The U.S. Census Bureau released its 2012 report on housing, education, and income. The findings show that poverty in New York City increased in 2012, up to 14.8 percent from 14.1 percent the year before. Despite the steady clime in the number of people living under the poverty line since 2009, rent costs have stayed the same, the city median resting around $1200 a month.
The widening income gap in the city has been the marquee issue of the mayoral campaign, with all candidates on both sides of the aisle sounding off on their views on how to alleviate it.
Bill de Blasio could credit his rapid ascendance to the Democratic party nomination to his “Tale of Two Cities” rhetoric, a phrase dripping with the class antagonisms many New Yorkers contend with.
Joe Lhota, the Republican nominee, has accused de Blasio of inciting “class warfare” with the phrase, but has himself conceded that the problems of income inequality–housing affordability chief among them–would figure into his mayoralty.
So now that the data is in, how will city agencies respond to increasing housing instability? The Department of Housing Preservation & Development says that providing more affordable housing is business as usual, citing plans to increase affordable housing from 156,300 to 165,000 units by the end of the current fiscal year.
“To date, 80% of our affordable housing production has been targeted to low-income households, which Census data from the 2011 NYC Housing and Vacancy Survey showed has the highest percentage of rent-burdened households,” said HPD spokesman Eric Bederman to Runnin’ Scared.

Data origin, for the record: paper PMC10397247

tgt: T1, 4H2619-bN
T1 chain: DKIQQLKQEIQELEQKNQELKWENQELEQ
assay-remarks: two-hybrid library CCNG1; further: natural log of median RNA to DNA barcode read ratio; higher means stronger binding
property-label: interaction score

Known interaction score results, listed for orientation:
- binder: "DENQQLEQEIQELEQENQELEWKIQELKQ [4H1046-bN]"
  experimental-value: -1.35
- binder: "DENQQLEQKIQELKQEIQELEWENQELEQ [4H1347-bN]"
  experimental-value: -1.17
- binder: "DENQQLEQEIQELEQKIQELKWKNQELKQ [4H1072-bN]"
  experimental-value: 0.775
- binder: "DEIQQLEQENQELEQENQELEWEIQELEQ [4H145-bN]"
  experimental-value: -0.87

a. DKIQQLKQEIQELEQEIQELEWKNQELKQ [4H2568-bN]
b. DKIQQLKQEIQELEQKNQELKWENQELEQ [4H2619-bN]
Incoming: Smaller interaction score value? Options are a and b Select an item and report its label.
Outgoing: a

“Our next steps are to continue to finance the construction and preservation of affordable housing, and to protect our city’s tenants through the enforcement of the housing and maintenance codes.”
Deputy Mayor for Health and Human Services Linda Gibbs adds that things have gotten better over the long term, not worse. “Relative to other cities, New York City has made real progress in reducing poverty under Mayor Bloomberg–in 2000 we had the 6th highest poverty rate among the top twenty largest cities–today we have fallen to 13th,” she said in a statement to Runnin’ Scared.
But whether city agencies will give special assistance to vulnerable groups is unclear. The New York Times reports that while the citywide poverty rate is 14.8 percent, that figure masks a much more dire situation for single mothers and Black and Hispanic families.
Two of the more striking numbers: Thirty-one percent of children 17 and younger live in poverty in the city. Of households headed by single women, 32 percent live below the poverty line.